Arriving on the heels of our Fall Music Preview is our monthly ACL Singles Chart, including the catchiest short tracks of the month. Eight of them are new to the site, and the other two are among the year’s best.
Oh man, those 45s. Once upon a time, that’s how we got our singles – on collectible 7″ vinyl encased in flimsy paper sleeves. If one had the proper system, one could stack them high and let the turntable switcher do its work. 45s came with A and B sides, except in the rare instances when a song was too long to include on one side and too good to shorten (see #7 below). As we all know by now, records are on their (slow) way back, and the ten selections below would each make wonderful candidates for the 7″ single treatment.
1) A Winged Victory for the Sullen ~ Atomos VI
The second taste of the upcoming album Atomos (Erased Tapes, 6 October), “Atomos VI” confirms our suspicions that this record will be one of the year’s highlights. Dustin O’Halloran and Adam Wiltzie are in fine form as always, and the strings are magnificent.
2) This Patch of Sky ~ Prelude
Is it odd to feature a guitar-free, drum-free track from a post-rock band? Yes, but it’s a great way to showcase the shift made by This Patch of Sky, whose lineup now includes Alex Abrams on cello. The lead track from the band’s self-titled album, “Prelude” sets the stage for an incredible journey.
3) Maybeshewill ~ Fair Youth
The dialogue samples may be gone, but now listeners can concentrate on the music: an electronic style of post-rock, heavy on crescendos. The title track from Maybeshewill’s new album, “Fair Youth” pours it all on: piano, horns, and hands-in-the-air euphoria.
4) Human Ottoman ~ Robespierre’s Crowning
Human Ottoman boasts a unique setup: electric cello, vibraphone and drums. Their sound bridges the gap between classical and post-rock. On this track, we hear echoes of 3epkano, and we would not be surprised to find the band in the orchestra pit, providing new scores for silent films.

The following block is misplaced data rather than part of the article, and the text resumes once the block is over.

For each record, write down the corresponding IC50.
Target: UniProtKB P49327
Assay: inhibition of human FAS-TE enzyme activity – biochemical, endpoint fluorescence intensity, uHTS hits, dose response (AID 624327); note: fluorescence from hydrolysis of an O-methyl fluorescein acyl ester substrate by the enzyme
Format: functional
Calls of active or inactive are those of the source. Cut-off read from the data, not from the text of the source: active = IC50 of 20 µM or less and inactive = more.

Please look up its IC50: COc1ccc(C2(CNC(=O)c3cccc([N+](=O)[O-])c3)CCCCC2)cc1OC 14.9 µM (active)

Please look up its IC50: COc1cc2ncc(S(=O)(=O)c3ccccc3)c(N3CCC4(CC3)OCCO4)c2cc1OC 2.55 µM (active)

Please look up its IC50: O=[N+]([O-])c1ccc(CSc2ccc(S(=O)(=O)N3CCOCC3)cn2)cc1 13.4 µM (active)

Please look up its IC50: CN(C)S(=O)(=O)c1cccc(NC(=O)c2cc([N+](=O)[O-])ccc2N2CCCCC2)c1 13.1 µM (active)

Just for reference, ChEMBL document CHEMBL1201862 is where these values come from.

5) Ak’Chamel ~ Ghosts of Phi Am
A spaghetti western track that turns into a psychedelic jam, based on a horrific legend, presented by a ritualistic band who performs in masks: what’s not to love?
6) The Brackish ~ Surf’s Down
One more surf song before the summer ends: a playful cross-section of joie de vivre. The Brackish’s upcoming Big Guys (Lava Thief, 22 September) sports wild improvisations and a sense of pure fun.
7) Gidge ~ Norrland
We know we’re bending the rules with this one, since “Norrland” is eight minutes long. So let’s just imagine that it occupies both sides of a 45 ~ a trick used often, back in the day ~ or a single side of a 12″. It’s the closing track of an upcoming vinyl album (Autumn Bells, Atomnation, 23 September) so one doesn’t need to stretch too far. From the horn sample that begins and ends the piece to the gorgeous, expansive middle, it’s one of the year’s finest tracks, and we just had to include it.
8) Monist ~ Plastic Arts
The lead single from New Romans: A History arrives in a fanfare of orchestration, announcing the change of name from ontopsych to Monist. Bells and beats abound; welcome to the new age!
9) Lawrence Lindell ~ Divine Complement
A sweet piano plays over happy drums. The mood contains a hint of the divine. If only the best parts of life could play on such endless loops.
10) Nienvox ~ Summer’s End
This is it, the last song of the summer: bittersweet and melancholic, yet warm and soothing. The birds seem okay with it, as they are about to fly south for the winter. As for the rest of us, we’ll manage to adjust; we always do.